Colonial Discourse and the Suffering of Indian American Children Book Cover.webp

In this book, we analyze the psycho-social consequences faced by Indian American children after exposure to the school textbook discourse on Hinduism and ancient India. We demonstrate that there is an intimate connection—an almost exact correspondence—between James Mill’s colonial-racist discourse (Mill was the head of the British East India Company) and the current school textbook discourse. This racist discourse, camouflaged under the cover of political correctness, produces the same psychological impacts on Indian American children that racism typically causes: shame, inferiority, embarrassment, identity confusion, assimilation, and a phenomenon akin to racelessness, where children dissociate from the traditions and culture of their ancestors.

This book is the result of four years of rigorous research and academic peer-review, reflecting our ongoing commitment at Hindupedia to challenge the representation of Hindu Dharma within academia.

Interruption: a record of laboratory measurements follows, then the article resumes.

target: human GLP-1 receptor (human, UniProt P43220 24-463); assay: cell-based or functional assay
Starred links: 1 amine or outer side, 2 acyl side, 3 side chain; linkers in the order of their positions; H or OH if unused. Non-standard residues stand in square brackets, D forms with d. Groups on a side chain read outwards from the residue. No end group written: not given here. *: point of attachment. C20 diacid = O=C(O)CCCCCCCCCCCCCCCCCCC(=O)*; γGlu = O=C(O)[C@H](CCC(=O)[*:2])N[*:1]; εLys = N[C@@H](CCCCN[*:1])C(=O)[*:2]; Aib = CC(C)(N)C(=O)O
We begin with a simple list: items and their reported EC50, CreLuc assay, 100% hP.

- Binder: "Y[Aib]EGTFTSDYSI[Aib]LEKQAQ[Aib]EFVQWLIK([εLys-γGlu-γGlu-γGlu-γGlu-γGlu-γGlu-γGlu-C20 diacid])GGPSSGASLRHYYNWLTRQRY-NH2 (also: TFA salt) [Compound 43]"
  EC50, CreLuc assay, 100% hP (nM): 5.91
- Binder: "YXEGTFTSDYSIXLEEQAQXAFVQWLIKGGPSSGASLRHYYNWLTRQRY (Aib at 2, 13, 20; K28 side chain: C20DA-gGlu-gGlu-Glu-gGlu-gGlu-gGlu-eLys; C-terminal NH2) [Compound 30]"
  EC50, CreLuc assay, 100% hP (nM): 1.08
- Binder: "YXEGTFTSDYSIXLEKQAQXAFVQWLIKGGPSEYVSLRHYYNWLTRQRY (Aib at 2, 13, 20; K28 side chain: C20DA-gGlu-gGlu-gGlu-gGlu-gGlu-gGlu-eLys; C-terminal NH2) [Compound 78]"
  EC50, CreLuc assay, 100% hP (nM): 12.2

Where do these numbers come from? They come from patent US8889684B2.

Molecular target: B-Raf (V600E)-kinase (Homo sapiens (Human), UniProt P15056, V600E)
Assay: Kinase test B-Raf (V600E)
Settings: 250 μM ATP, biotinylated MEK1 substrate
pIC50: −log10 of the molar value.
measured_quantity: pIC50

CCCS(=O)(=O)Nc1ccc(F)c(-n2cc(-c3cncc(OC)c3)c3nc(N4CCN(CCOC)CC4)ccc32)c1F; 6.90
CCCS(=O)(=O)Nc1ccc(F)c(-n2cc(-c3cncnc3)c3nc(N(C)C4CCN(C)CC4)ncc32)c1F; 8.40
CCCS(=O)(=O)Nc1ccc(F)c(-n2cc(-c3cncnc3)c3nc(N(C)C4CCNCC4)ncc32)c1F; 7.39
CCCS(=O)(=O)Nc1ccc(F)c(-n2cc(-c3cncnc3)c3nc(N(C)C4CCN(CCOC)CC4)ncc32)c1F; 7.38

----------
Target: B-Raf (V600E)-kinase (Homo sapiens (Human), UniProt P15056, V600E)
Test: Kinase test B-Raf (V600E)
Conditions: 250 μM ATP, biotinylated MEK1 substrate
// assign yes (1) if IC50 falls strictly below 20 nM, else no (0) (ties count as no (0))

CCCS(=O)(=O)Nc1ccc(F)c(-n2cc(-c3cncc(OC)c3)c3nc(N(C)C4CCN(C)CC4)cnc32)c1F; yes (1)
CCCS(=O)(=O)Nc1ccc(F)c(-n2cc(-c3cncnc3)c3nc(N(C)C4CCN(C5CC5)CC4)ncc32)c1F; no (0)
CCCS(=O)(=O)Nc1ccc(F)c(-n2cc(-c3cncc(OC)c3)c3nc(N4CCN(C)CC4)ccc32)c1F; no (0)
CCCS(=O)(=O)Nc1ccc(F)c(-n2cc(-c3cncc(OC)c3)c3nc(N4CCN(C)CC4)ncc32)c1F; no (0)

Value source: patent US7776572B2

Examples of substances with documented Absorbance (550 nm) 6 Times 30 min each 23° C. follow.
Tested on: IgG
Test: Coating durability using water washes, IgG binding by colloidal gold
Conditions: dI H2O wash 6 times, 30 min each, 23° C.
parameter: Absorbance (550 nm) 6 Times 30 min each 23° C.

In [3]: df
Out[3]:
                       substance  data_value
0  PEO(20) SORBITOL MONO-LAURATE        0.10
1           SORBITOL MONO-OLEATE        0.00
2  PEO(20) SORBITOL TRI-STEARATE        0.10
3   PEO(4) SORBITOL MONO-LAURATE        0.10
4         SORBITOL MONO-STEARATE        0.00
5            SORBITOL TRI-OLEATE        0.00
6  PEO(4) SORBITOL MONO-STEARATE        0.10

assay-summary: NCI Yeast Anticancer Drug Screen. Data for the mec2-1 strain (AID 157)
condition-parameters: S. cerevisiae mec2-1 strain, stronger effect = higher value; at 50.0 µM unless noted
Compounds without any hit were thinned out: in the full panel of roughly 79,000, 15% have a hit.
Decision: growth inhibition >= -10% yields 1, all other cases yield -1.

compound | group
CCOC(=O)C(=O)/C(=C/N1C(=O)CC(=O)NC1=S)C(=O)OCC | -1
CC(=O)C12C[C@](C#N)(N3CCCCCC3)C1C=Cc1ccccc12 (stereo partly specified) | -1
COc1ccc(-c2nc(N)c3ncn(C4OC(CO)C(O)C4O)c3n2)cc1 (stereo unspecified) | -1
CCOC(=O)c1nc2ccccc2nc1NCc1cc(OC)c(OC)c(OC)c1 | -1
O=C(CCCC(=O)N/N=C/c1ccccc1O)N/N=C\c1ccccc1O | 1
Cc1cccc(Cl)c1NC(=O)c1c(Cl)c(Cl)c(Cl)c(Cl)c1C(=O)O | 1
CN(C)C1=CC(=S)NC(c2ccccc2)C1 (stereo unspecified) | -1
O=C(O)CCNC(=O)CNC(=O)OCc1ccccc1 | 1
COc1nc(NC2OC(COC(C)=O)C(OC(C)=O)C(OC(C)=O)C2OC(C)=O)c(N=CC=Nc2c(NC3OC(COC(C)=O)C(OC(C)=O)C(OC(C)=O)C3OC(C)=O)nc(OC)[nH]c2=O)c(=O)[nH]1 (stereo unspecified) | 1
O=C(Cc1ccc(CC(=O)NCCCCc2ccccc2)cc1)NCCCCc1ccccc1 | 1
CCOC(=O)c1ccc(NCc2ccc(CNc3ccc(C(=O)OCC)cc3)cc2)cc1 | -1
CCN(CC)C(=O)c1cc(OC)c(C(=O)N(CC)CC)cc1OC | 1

From Hindupedia, the Hindu Encyclopedia

By Swami Harshananda

A small town of the Maharashtra State, about 23 kms. (15 miles) from the city of Pune (Poona), has acquired the status of a pilgrimage center by its association with the greatest saint of Maharashtra, Sant Jṅāneśvar or Jñāna- deva. The saint was born in 1271 A.D. here. He attained samādhi in 1296 A.D. Thousands of devotees still believe that he lives in his subtle body in the cave where he went into samādhi.

Every year, on the eleventh day of the dark half of Kārttika (November— December), the day on which Jṅāneśvar is said to have attained samādhi, a huge congregation of devotees come here to get his blessings.


  • The Concise Encyclopedia of Hinduism, Swami Harshananda, Ram Krishna Math, Bangalore